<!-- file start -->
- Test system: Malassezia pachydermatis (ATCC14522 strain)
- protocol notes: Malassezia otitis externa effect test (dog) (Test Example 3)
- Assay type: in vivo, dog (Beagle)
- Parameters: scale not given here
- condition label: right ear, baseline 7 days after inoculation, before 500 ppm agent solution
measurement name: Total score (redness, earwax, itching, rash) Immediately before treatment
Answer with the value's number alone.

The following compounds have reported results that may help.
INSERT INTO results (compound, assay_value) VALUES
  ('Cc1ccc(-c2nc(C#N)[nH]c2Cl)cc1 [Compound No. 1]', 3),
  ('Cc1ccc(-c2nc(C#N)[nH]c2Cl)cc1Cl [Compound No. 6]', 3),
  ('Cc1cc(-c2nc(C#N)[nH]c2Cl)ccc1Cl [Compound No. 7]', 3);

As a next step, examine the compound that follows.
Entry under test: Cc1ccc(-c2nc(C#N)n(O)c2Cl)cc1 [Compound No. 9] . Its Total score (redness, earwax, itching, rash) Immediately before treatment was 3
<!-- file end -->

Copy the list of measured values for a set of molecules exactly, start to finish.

- Test system: Malassezia pachydermatis (ATCC14522 strain)
- protocol notes: Malassezia otitis externa effect test (dog) (Test Example 3)
- Assay type: in vivo, dog (Beagle)
- Parameters: scale not given here
- condition label: right ear, baseline 7 days after inoculation, before 500 ppm agent solution
measurement name: Total score (redness, earwax, itching, rash) Immediately before treatment
Answer with the value's number alone.

The following compounds have reported results that may help.
INSERT INTO results (compound, assay_value) VALUES
  ('Cc1ccc(-c2nc(C#N)[nH]c2Cl)cc1 [Compound No. 1]', 3),
  ('Cc1ccc(-c2nc(C#N)[nH]c2Cl)cc1Cl [Compound No. 6]', 3),
  ('Cc1cc(-c2nc(C#N)[nH]c2Cl)ccc1Cl [Compound No. 7]', 3);

As a next step, examine the compound that follows.
Entry under test: Cc1ccc(-c2nc(C#N)n(O)c2Cl)cc1 [Compound No. 9] . Its Total score (redness, earwax, itching, rash) Immediately before treatment was 3